In 2013, Blake Shelton, when talking to GAC, was talking about winning the male vocalist of the year award and how that gave him latitude to describe what country music could be. He called out traditional country fans and artists as old farts and jackasses and argued that country music had evolved. I wrote an article about it and it went so incredibly viral that Blake Shelton had to apologize. And, specifically, Ray Price got involved. He read my article, became incensed and ripped into Blake Shelton pretty bad. That was really the spark. Dale Watson wrote a song about it, which stimulated him to start his Ameripolitan Awards.
Midland, the guy Mark [Wystrach], said if he ever saw me in person, he’d find out how country I really am. I don’t have a problem with Midland—I actually like Midland’s music and that it’s coming from the mainstream. With them, the issue that I took was they were trying to sell themselves as this truly authentic country band when, in reality, they weren’t. They talked about how they’d been through this hardscrabble life when you go back and look and say, wait a second, the bass player has gotten two VMA Awards and lives on a million-dollar house on 14 acres. If you can’t pay your bills, perhaps you should downsize to a quarter-million-dollar house.
Luke Bryan, at one point, he sort of said country music outlaws were about cocaine and stuff like that, when outlaws are actually about fighting against the music industry. I wrote about that and he was forced to apologize to the families of Willie Nelson and Waylon Jennings.
And with Eric Church, I wrote about a country music Messiah. Eric Church read this article, apparently, and wrote a song called “Country Music Jesus.” Since then, Eric Church has been one of the few in the mainstream to actually listen to these kind of criticisms and try and address them in his music.
HP: If you had to pick the worst song in country music history, what would it be?
KC: The worst song would have to be "You Broke Up With Me" by Walker Hayes. It’s easy to point to FGL’s “Cruise,” which really created bro-country, or Jason Aldean’s “Dirt Road Anthem,” which was the first mainstream country-rap song to go #1. But even with those songs, there are country elements to them. Walker Hayes, it’s just the opposite of country. There’s nothing fulfilling about it. It’s just terrible writing. Ten years ago, people would have taken it as parody.
HP: Conversely, what’s a mainstream artist or song really typifies what you think country music should be, and why?
KC: One is “I Met a Girl” by William Michael Morgan, which was actually co-written by Sam Hunt. Shane McAnally was involved, too. That’s a great song. Another great song is “She Ain’t In It” by John Pardi. That’s another great, traditional country song. When these songs are given the opportunity, they can really succeed. Another great one is “Humble & Kind” by Lori McKenna, which was cut by Tim McGraw.
HP: What’s the worst trend to befall country music since the turn of the 21st century?
KC: The underlying root of the problem with country music is replacing stories with lists—beer, trucks, tailgate, lake, party—and instead of using melody to create resonance, using rhythm. What that parallels is the onslaught of hip-hop and EDM influences in country music. That’s sort of the formation of the mono-genre, where all of the music sounds the same. You go and listen to the hip-hop station, you’ll hear somebody rapping over an electronic beat, and if you to a country station, you’ll hear someone rapping over an electronic beat. They’re just in this monotone, rhythmic pentameter. I’ve got nothing against using rhythm, but what made country music unique was the melody, the stories, three chords and the truth.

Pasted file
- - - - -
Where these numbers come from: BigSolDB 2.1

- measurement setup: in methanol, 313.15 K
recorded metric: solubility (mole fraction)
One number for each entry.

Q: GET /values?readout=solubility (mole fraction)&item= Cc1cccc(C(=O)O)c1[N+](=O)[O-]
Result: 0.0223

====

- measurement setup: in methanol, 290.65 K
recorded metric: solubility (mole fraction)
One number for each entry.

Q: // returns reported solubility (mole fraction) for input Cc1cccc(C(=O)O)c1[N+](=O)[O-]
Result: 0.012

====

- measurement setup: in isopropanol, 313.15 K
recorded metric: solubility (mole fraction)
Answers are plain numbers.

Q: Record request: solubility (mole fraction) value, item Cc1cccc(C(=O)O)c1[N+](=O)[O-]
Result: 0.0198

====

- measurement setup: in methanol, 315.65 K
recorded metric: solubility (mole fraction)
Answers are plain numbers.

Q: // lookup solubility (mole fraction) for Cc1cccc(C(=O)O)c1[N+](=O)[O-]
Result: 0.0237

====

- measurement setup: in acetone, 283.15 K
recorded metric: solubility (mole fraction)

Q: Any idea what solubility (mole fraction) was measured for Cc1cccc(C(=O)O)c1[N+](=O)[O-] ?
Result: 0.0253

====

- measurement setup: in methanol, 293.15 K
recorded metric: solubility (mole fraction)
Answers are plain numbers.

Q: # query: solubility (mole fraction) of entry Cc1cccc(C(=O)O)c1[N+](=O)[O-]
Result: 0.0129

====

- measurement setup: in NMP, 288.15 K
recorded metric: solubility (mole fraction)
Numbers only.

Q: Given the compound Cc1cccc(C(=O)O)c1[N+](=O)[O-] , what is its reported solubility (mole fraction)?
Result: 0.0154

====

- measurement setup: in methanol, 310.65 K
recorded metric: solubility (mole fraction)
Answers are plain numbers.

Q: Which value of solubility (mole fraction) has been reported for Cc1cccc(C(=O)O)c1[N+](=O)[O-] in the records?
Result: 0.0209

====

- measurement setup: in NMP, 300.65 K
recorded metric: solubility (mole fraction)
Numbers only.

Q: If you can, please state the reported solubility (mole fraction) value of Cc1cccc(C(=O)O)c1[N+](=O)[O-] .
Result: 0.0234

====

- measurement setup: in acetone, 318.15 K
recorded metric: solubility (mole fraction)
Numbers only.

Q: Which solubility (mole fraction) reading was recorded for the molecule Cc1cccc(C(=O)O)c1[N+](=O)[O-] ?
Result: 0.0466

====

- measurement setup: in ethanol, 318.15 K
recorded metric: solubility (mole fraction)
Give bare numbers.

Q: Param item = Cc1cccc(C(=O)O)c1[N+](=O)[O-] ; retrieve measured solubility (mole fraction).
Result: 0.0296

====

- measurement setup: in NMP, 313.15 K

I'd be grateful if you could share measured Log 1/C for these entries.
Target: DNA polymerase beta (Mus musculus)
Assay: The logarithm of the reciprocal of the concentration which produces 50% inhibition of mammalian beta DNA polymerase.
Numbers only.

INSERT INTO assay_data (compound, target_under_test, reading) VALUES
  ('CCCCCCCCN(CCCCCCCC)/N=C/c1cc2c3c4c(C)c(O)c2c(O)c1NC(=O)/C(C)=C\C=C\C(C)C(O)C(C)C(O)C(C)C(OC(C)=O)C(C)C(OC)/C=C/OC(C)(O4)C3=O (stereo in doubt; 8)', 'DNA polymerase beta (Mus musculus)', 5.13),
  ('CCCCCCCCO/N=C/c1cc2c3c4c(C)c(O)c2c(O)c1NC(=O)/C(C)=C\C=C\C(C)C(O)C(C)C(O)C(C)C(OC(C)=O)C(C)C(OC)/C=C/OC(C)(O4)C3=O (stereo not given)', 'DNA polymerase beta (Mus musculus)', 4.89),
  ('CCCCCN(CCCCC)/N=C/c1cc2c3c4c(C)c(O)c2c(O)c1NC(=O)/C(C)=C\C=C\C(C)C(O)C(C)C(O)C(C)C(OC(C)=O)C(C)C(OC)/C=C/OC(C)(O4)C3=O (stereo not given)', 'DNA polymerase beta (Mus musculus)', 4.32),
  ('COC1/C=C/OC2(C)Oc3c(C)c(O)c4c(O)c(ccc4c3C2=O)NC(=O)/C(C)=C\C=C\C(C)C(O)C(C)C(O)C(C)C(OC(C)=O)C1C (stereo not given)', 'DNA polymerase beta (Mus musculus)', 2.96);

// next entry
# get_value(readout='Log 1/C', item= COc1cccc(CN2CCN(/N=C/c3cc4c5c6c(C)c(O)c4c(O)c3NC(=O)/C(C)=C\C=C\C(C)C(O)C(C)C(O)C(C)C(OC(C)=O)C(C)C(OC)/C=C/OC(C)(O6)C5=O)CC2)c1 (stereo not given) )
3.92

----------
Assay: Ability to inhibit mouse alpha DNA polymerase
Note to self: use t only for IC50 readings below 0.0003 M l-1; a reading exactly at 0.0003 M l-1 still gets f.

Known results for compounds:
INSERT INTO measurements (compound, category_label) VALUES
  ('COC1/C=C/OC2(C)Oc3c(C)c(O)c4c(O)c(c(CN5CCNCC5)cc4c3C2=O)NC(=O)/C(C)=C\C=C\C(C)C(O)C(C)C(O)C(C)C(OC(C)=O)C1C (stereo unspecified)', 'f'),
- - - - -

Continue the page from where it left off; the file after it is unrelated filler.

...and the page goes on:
HP: I read your recent piece about Carrie Underwood, where you expressed that your opinion of her had improved over the years. Are there other acts you once hated who, for whatever reason, you’ve warmed up to?
KC: Eric Church would be one, I guess. I’ve always respected Carrie Underwood, though. It’s easy to say that all pop-country sucks. That’s not necessarily true, so it’s doubly important that we champion the good stuff. Miranda Lambert is another one who’s come around in the last couple of years. When she first started out, she was very well-received by traditionalists and cutting their material. Then she kind of went away from that. With The Weight of These Wings, people talk about that being an Americana record, but I think it’s a country record.
HP: After moisturizing his arms in front of a New York Times reporter, Luke Bryan recently expressed that he’d love to grab coffee with Sturgill Simpson. If you had the opportunity to have coffee with Luke Bryan or vodka-Red Bulls with Florida Georgia Line, what would you say to them?
KC: I think a lot of people would think I hate these people, and I don’t. There was an old Looney Tunes cartoon, it was like the sheep dog was trying to defend the sheep from Wylie Coyote. At the end of the cartoon, they both walked up to a time clock and stamped it and said, ‘Alright, see you later!’ Like, our shift is over, we’re just gonna be civil with each other. These people are probably good people, especially Luke Bryan. He’s done a lot of stuff for charity and he’s taken in family members. His family’s had a lot of hardship. He’s also probably somewhat of a goober—he bought two kangaroos for his wife for Christmas. So I’d probably try and pick their brain. I have a lot of respect for the success that they’ve been able to create. That’s not easy, even for someone who looks at the trends and say they’re going to do that. Even if you do that, the chances are less than one percent for success.